Manipulating the Flavor of Freshwater Crustacea Using Postharvest Seawater Acclimation

H. J. Weng, Keith R. Cadwallader, H. H. Baek, L. R. D'Abramo, J. A. Sullivan

Research output: Contribution to journalArticlepeer-review

Abstract

The effects of seawater acclimation on the chemical and sensory properties of adult freshwater prawn (Macrobrachium rosenbergii) were studied. Salt and free amino nitrogen content increased steadily throughout the test period in seawater acclimated prawns. Moisture content of seawater acclimated prawns immediately decreased (<18 h) and then gradually increased during the remainder of the acclimation period. Lipid and protein content remained constant throughout the test period. No compositional changes were observed for control (freshwater) prawns during the same period. Significant (p≤0.05) flavor differences were detected between baseline (0-time) and seawater acclimated prawns; however, sensory panelists could not differentiate among prawns acclimated for 18, 36, and 54 h. Affective testing (hedonic scale) revealed that panelists preferred seawater acclimated prawns over baseline prawns. Seawater acclimation, even for a short period of time (18 h), significantly improves the flavor of freshwater prawns.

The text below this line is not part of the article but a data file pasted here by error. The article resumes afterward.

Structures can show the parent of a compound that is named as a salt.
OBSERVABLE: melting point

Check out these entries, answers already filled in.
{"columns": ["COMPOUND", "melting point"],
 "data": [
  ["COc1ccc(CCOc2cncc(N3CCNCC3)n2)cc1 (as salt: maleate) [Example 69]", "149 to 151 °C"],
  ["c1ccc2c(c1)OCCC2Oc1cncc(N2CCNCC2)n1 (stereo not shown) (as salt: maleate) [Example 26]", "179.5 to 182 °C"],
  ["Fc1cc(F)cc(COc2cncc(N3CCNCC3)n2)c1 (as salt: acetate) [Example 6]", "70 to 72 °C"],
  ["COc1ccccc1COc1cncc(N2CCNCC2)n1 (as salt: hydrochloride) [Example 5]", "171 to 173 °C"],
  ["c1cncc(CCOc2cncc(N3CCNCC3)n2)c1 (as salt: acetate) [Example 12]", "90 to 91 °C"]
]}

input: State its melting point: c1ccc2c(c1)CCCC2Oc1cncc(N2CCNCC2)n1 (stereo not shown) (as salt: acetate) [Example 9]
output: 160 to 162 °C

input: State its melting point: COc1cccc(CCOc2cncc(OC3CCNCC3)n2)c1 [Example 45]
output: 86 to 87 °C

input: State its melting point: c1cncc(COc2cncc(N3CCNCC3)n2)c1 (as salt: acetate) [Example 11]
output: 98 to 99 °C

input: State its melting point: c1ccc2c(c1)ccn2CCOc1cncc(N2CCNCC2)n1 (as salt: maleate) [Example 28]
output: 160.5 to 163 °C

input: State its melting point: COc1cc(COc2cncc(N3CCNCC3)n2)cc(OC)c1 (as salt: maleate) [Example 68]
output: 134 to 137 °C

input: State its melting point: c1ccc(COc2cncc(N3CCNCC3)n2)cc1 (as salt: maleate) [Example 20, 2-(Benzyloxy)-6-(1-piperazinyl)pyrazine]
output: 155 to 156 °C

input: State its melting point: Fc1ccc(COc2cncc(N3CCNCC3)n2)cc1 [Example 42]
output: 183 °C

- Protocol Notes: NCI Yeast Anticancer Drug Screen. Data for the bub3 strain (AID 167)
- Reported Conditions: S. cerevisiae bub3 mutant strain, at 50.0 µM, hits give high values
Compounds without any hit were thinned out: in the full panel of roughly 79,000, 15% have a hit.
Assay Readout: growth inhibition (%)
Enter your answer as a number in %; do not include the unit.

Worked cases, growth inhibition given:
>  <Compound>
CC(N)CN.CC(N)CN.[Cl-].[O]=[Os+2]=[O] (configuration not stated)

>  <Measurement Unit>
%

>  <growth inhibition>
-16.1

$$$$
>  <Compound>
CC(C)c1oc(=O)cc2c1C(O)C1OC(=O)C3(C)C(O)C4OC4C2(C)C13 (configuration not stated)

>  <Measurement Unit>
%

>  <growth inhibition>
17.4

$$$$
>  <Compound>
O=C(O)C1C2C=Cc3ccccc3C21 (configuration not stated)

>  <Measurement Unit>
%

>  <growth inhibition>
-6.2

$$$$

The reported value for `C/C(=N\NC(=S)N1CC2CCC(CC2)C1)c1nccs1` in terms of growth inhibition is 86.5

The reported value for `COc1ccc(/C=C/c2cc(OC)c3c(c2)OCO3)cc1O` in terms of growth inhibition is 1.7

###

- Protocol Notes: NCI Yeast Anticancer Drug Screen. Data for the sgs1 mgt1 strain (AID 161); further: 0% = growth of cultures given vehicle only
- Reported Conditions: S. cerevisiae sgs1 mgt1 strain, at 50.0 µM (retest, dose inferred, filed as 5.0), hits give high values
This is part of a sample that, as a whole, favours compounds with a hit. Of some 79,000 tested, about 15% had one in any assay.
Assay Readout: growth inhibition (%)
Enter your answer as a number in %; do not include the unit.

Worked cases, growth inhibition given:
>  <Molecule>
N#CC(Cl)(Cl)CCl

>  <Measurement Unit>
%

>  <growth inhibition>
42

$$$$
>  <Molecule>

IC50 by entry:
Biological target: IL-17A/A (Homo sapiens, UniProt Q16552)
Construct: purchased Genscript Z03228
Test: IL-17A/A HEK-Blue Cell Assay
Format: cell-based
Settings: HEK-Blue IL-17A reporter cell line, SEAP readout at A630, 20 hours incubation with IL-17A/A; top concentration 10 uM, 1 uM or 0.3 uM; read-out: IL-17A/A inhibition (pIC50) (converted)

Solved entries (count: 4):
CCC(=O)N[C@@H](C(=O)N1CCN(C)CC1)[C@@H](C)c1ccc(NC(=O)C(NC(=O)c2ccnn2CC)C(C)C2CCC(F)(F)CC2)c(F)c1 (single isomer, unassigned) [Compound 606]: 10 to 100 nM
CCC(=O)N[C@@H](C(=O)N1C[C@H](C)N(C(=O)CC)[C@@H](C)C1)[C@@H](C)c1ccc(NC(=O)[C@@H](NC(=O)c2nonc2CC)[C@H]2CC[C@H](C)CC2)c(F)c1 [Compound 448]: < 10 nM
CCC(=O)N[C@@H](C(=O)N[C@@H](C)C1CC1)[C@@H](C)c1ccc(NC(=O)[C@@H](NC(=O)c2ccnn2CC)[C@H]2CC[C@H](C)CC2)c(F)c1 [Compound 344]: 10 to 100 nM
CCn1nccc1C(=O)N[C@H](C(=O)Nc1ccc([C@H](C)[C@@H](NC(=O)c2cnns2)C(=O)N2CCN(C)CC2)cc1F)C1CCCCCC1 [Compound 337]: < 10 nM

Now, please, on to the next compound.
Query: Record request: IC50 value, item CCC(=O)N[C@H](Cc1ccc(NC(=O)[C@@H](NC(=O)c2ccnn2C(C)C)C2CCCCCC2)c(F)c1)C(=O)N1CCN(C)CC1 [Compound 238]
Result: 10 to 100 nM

Original languageEnglish (US)
Pages (from-to)120-130
Number of pages11
JournalACS Symposium Series
Volume674
StatePublished - Dec 1 1997
Externally publishedYes

ASJC Scopus subject areas

  • Chemistry(all)
  • Chemical Engineering(all)

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